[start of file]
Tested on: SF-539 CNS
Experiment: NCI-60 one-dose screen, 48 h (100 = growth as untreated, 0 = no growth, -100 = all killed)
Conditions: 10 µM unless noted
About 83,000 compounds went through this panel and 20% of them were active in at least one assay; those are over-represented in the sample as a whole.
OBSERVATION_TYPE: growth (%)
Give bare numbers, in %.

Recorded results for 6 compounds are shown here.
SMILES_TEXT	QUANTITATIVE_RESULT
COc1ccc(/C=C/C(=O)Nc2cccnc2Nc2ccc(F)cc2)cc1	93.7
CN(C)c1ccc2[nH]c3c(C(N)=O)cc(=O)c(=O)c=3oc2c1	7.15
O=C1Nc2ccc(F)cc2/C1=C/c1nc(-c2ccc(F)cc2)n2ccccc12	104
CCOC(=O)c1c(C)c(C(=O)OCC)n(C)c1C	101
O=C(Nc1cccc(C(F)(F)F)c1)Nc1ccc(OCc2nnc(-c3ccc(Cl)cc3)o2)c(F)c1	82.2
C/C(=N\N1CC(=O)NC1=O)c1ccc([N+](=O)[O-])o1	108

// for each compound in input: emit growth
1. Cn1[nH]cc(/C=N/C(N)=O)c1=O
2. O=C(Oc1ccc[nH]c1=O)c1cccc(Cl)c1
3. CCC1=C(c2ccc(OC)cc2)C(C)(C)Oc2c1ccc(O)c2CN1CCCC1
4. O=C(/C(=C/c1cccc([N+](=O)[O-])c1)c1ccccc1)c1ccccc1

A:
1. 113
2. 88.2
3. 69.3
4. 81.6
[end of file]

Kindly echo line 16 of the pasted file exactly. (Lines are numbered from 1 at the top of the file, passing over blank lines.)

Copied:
1. Cn1[nH]cc(/C=N/C(N)=O)c1=O